A rare family archive has given historians a taste of the everyday Middle Ages, says Helen Castor
It is no exaggeration to say that biography is the cultural form of the moment. Academic concerns with oral history and life-writing - not to mention the imminent publication of the colossal New Dictionary of National Biography - are mirrored by the increasing range of popular historical writing, where "lives" of the great and good jostle on the shelves with the stories of men and women who would have found no place within the traditional confines of the biographical canon, as well as some more surprising offshoots of the genre - "biographies" of ideas, commodities and places.
More generally, the insatiable appetite for information about the private lives of public figures is matched by enthusiasm for access to the lives of "ordinary people", whether writers who come to public attention for the first time through the publication of their memoirs, or the inhabitants of the overpopulated world of reality television. Opinion may be divided on the value of some manifestations of this preoccupation with real lives, but, for the historian, the potential interest of a biographical approach is clear. A focus on individual stories offers an escape route from the neat but artificial constructs of political, social, economic or cultural history to the overwhelming complexity of lived experience.
For a historian of the Middle Ages, however, the path is not straightforward. A wealth of documentation survives from medieval England: legal and governmental records, financial accounts and property deeds, works of literature and scholarship, and narratives written by contemporary chroniclers. In none of these texts, however, can individual voices be heard speaking for themselves in private, without the constraints of technical form or the consciousness of a public readership. As a result, it is impossible to know for certain what even the most eminent members of medieval society - monarchs, nobles and prelates - thought and felt about their lives. In the case of men and women below this exalted level, evidence even of their actions can be difficult to find and harder to interpret. But a handful of correspondences - literally five collections of personal letters - has survived from 15th-century England. Of these, the greatest in scale and depth are the letters of the Pastons, a family of Norfolk landowners. The Paston archive - more than 1,000 documents, written by three generations of the family over a period of 70 years - gives unparalleled access to the private world behind the public records.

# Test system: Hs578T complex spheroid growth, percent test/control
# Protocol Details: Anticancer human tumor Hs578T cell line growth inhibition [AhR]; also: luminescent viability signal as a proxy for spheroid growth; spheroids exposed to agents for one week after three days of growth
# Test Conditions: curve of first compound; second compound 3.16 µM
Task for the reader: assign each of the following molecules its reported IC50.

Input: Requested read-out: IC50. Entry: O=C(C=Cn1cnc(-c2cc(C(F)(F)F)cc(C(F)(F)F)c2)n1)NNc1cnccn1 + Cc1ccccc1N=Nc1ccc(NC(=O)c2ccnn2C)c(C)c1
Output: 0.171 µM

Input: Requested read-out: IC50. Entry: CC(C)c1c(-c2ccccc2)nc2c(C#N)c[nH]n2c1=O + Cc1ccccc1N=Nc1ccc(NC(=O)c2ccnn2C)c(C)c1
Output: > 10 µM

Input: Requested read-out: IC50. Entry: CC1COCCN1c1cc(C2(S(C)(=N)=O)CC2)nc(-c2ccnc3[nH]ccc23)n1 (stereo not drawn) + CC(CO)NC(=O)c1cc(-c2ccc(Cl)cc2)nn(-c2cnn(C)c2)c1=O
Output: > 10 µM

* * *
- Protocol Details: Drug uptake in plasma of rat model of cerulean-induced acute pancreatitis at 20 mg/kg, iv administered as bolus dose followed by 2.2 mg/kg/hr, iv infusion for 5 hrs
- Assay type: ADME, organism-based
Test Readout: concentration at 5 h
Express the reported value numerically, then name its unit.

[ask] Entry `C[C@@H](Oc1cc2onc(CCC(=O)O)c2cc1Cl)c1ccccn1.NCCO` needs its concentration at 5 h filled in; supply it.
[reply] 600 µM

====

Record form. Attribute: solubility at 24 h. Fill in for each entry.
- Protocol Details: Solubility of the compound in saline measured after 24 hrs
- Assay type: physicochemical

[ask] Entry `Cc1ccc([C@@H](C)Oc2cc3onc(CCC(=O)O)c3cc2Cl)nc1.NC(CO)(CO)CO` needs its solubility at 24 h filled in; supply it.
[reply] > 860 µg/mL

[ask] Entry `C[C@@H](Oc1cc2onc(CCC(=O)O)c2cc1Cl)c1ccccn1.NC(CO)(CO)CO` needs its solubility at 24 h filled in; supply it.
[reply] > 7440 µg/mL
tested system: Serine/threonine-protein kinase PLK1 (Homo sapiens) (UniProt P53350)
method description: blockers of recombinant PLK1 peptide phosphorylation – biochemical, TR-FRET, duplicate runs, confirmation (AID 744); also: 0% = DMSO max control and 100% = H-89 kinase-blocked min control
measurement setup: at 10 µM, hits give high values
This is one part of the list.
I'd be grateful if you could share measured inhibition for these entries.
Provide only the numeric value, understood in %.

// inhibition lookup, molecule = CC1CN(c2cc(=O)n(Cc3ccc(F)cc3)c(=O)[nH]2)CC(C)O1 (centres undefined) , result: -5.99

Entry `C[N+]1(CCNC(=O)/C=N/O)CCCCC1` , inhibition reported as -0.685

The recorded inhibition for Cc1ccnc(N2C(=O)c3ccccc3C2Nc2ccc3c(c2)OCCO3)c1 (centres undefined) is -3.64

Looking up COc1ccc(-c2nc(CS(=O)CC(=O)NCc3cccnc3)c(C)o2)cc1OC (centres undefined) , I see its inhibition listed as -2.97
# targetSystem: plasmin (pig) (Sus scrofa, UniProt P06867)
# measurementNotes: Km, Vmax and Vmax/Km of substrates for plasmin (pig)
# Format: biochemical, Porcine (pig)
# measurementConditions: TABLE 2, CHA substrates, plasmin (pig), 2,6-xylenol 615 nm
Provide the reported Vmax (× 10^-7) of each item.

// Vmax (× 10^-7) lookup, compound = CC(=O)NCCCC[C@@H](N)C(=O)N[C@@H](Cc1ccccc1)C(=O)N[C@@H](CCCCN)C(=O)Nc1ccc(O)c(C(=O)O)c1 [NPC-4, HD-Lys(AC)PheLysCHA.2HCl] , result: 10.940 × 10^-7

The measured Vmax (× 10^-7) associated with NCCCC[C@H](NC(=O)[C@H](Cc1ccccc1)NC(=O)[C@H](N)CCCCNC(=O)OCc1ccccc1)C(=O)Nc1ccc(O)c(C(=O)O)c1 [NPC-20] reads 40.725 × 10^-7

Take the example of law court records. These are notoriously difficult to handle as historical evidence since indictments were routinely framed in such a way as to maximise the gravity of the offence. For the most part, historians have to rely on their own judgement about how far to take such allegations at face value - something that has gone a long way towards creating the popular image of the Middle Ages as a period of "sackage, carnage and wreckage" (to borrow a memorable phrase from W. C. Sellar and R. J. Yeatman's 1066 and All That ).
The Paston letters, however, offer a rare glimpse of the gap between report and reality. The Pastons brought charges against a rival landowner (Heydon) for assaulting their chaplain in a Norwich street. The chaplain was said to have been beaten so badly that he "despaired of his life". Without the family's letters, there would be no way of knowing that the brawl kicked off after a display of petty provocation from both sides worthy of Shakespeare's Capulets and Montagues, although in this instance the insult offered was not the biting of thumbs, but the chaplain's failure to doff his hat. Far from despairing of his life, he had to be held back from the fight, and then dispatched to London to keep him out of trouble.